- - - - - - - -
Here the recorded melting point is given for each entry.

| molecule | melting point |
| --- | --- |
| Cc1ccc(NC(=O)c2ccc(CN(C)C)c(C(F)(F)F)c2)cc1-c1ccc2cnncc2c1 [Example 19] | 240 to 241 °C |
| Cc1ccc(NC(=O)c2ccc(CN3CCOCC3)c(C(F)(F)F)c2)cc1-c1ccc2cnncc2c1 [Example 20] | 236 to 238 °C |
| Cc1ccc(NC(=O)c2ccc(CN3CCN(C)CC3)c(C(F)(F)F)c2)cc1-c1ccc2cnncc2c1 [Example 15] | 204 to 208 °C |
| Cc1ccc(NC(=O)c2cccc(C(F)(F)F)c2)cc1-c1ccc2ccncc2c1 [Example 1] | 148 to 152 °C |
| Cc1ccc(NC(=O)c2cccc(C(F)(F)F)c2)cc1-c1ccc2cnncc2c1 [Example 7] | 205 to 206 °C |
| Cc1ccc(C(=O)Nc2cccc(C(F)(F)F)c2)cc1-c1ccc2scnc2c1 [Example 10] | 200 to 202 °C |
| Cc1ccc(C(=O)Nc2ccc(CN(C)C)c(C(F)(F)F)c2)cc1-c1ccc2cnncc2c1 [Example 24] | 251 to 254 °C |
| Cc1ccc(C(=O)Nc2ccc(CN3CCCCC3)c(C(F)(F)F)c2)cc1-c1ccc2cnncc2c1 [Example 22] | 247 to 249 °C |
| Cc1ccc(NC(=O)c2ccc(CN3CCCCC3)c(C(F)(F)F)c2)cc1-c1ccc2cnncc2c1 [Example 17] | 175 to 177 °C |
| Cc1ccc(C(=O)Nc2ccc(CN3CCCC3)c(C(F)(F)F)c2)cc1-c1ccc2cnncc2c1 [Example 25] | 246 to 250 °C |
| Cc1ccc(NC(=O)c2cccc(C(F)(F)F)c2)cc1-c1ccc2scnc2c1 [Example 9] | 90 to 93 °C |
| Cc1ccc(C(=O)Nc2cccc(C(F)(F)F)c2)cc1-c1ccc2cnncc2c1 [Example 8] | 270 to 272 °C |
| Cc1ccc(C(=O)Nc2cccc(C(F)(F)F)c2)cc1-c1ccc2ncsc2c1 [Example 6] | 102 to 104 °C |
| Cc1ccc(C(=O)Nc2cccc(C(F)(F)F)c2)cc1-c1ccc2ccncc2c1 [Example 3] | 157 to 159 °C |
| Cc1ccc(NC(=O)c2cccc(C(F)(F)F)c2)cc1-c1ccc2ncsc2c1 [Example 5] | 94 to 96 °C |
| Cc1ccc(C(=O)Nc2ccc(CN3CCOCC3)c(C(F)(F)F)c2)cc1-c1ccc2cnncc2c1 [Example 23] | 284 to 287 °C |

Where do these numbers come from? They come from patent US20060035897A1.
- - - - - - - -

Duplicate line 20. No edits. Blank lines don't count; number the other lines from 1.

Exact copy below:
Where do these numbers come from? They come from patent US20060035897A1.